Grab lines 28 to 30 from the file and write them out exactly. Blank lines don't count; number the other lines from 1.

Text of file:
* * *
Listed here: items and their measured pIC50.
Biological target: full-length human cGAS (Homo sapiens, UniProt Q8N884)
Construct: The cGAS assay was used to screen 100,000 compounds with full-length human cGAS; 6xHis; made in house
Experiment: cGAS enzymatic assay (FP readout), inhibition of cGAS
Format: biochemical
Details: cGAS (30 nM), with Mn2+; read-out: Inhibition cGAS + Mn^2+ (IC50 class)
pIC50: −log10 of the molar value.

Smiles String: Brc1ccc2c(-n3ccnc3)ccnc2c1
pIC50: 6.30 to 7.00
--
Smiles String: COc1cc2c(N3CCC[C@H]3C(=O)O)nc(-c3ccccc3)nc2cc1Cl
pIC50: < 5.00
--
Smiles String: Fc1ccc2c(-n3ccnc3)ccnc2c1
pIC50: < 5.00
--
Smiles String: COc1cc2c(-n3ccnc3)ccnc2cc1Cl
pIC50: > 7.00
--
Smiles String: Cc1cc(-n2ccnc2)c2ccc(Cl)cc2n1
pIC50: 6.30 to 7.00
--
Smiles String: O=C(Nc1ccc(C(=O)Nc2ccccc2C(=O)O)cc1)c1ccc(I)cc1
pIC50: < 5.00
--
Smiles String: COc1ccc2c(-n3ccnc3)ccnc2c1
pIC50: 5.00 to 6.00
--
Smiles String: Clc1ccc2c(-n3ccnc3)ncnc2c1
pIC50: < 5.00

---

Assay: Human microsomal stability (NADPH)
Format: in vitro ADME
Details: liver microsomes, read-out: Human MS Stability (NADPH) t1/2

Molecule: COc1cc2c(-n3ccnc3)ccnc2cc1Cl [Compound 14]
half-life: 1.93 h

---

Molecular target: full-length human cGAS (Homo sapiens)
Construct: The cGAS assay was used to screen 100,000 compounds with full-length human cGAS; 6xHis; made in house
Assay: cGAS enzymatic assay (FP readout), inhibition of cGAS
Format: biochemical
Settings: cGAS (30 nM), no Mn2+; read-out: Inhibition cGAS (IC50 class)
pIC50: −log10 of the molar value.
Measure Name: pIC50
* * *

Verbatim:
--
Smiles String: Clc1ccc2c(-n3ccnc3)ncnc2c1
pIC50: < 5.00